Building off the Council’s Internet Security Architecture diagram, there needs to be a greater understanding of the different Internet layers and the governance mechanisms between those layers. This involves continued dialogue, further research, and better data about the Internet infrastructure upon which better policy and governance decisions can be made.
A concerted effort to develop reliable and publicly available forms of measurement of the Internet, the Web and usage is required. For example, data across Internet service providers (ISPs) regarding the most basic questions of penetration, speed and price are limited and inconsistent, hindering the ability to understand flows of traffic and information. The Council could use global, impartial data from third parties as well. Better data would do more than just help governments meet their regulatory obligations; better data would also improve self-regulation by private sector players and empower individuals to make better decisions.
In addition to greater coordination and cooperation across the public and private sectors in information sharing, the Council would like to see more specific threat sharing across geographies. For instance, sharing known signatures across government agencies through an independent clearing house would create a very useful signature database, preventing further attacks from known entities. The specifics of such known threats are often deemed “classified” or hoarded as “trade secrets” by security industry players.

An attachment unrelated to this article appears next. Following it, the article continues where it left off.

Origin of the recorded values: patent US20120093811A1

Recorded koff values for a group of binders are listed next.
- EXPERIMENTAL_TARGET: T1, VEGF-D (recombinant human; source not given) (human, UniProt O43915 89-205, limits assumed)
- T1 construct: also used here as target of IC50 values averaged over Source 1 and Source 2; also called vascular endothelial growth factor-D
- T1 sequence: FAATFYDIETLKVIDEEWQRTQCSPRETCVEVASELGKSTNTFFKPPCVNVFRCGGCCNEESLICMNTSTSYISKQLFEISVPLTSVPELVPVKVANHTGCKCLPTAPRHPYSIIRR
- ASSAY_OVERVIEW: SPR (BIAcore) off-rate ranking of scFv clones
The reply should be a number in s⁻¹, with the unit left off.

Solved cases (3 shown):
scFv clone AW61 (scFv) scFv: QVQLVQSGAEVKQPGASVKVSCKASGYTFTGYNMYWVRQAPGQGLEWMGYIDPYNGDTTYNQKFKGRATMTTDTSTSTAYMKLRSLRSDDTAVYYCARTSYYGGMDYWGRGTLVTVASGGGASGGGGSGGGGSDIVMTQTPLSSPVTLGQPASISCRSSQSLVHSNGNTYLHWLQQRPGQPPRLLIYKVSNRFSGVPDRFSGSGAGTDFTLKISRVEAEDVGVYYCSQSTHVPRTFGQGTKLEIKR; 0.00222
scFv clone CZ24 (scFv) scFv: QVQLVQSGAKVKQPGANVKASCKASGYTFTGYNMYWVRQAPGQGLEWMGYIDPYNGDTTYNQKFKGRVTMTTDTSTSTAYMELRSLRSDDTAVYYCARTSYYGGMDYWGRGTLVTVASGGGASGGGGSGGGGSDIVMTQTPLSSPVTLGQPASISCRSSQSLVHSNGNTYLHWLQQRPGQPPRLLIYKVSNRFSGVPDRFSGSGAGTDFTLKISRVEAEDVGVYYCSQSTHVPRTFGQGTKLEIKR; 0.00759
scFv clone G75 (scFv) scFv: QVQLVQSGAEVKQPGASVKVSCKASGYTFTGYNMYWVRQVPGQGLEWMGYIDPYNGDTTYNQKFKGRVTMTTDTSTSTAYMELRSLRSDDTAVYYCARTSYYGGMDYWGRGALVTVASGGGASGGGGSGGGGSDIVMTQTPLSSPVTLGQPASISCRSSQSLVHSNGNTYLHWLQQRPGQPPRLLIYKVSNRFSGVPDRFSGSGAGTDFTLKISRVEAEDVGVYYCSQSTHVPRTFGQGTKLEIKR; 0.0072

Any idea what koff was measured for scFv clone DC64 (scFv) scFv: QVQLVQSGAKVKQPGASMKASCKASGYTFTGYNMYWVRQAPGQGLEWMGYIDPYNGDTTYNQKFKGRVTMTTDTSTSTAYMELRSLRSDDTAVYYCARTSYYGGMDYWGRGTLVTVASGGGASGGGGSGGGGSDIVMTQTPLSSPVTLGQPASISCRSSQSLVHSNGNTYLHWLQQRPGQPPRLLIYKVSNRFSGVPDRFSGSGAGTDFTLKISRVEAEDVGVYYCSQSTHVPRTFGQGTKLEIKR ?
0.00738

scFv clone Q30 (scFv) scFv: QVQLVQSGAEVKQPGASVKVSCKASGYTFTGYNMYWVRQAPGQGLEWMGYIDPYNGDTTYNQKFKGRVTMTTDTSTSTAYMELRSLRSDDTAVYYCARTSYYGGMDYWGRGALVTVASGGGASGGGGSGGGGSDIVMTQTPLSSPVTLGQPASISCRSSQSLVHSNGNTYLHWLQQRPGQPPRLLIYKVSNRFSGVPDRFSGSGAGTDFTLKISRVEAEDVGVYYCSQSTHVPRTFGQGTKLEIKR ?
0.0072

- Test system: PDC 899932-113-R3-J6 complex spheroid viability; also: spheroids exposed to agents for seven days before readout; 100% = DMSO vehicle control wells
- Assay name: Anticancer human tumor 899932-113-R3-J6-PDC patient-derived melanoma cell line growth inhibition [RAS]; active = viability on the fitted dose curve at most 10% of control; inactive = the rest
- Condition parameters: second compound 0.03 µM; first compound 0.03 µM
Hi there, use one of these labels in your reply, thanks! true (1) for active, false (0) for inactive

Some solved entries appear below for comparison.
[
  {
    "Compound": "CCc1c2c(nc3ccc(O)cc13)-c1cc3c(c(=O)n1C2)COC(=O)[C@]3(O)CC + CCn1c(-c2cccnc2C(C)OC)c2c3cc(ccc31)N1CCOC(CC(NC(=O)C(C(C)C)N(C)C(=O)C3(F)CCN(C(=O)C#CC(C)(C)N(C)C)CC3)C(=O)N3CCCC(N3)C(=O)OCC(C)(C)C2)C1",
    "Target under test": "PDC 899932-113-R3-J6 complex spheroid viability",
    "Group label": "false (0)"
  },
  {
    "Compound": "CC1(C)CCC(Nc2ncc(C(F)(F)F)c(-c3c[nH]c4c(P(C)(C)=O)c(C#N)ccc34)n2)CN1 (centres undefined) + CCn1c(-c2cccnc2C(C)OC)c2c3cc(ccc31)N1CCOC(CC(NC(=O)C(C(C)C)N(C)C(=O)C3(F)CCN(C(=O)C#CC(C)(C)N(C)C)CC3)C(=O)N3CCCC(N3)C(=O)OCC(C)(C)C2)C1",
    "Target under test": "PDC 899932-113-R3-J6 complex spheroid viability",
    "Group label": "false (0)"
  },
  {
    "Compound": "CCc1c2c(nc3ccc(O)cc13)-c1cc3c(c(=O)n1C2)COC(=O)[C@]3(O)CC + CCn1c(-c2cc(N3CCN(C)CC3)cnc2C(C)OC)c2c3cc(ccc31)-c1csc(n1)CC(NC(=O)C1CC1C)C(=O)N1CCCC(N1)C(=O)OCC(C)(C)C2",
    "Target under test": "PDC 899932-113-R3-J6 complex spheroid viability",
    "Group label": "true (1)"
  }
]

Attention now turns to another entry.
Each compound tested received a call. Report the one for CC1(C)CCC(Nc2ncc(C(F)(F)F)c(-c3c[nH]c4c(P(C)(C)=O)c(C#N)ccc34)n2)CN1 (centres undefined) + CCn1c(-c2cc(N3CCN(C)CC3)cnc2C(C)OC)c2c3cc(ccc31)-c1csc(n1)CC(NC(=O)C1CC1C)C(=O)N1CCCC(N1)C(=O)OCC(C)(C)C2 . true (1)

The Council notes that in the past year many of the risk entry points for incidents started at the human layer, often through socially-engineered attacks. This highlights the importance of promoting greater risk literacy among private and public sector leaders and among average Internet users. This goes beyond often-touted security education efforts. Instead, it calls for the kind of security hygiene that instills practical, common sense habits for behavioural change. The Council supports initiatives to reach larger audiences, and efforts like the Forum’s “Partnering for Cyber Resilience” are a step in the right direction.
The opinions expressed here are those of the individual members of the Council, and not of the World Economic Forum or any institutions to which they are affiliated.